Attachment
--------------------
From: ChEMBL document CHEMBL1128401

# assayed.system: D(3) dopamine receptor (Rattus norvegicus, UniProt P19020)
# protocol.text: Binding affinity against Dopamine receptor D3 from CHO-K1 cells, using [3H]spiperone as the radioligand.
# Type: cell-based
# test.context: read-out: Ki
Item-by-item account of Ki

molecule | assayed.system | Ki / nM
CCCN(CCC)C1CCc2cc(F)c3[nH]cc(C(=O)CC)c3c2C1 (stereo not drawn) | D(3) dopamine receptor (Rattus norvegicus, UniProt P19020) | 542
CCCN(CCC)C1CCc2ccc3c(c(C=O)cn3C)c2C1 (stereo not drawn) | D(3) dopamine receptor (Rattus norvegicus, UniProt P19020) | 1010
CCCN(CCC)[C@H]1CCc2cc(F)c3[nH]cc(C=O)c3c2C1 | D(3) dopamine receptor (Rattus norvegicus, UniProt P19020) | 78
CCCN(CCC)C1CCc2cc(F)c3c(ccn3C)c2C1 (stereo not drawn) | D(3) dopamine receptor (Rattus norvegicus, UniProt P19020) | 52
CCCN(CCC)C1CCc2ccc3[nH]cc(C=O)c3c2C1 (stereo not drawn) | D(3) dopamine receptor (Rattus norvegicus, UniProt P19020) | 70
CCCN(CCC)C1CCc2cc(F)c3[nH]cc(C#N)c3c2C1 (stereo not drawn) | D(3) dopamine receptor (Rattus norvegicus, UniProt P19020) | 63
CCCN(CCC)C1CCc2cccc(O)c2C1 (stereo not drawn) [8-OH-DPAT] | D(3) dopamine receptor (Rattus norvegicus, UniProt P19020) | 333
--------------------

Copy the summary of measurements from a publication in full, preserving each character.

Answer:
From: ChEMBL document CHEMBL1128401

# assayed.system: D(3) dopamine receptor (Rattus norvegicus, UniProt P19020)
# protocol.text: Binding affinity against Dopamine receptor D3 from CHO-K1 cells, using [3H]spiperone as the radioligand.
# Type: cell-based
# test.context: read-out: Ki
Item-by-item account of Ki

molecule | assayed.system | Ki / nM
CCCN(CCC)C1CCc2cc(F)c3[nH]cc(C(=O)CC)c3c2C1 (stereo not drawn) | D(3) dopamine receptor (Rattus norvegicus, UniProt P19020) | 542
CCCN(CCC)C1CCc2ccc3c(c(C=O)cn3C)c2C1 (stereo not drawn) | D(3) dopamine receptor (Rattus norvegicus, UniProt P19020) | 1010
CCCN(CCC)[C@H]1CCc2cc(F)c3[nH]cc(C=O)c3c2C1 | D(3) dopamine receptor (Rattus norvegicus, UniProt P19020) | 78
CCCN(CCC)C1CCc2cc(F)c3c(ccn3C)c2C1 (stereo not drawn) | D(3) dopamine receptor (Rattus norvegicus, UniProt P19020) | 52
CCCN(CCC)C1CCc2ccc3[nH]cc(C=O)c3c2C1 (stereo not drawn) | D(3) dopamine receptor (Rattus norvegicus, UniProt P19020) | 70
CCCN(CCC)C1CCc2cc(F)c3[nH]cc(C#N)c3c2C1 (stereo not drawn) | D(3) dopamine receptor (Rattus norvegicus, UniProt P19020) | 63
CCCN(CCC)C1CCc2cccc(O)c2C1 (stereo not drawn) [8-OH-DPAT] | D(3) dopamine receptor (Rattus norvegicus, UniProt P19020) | 333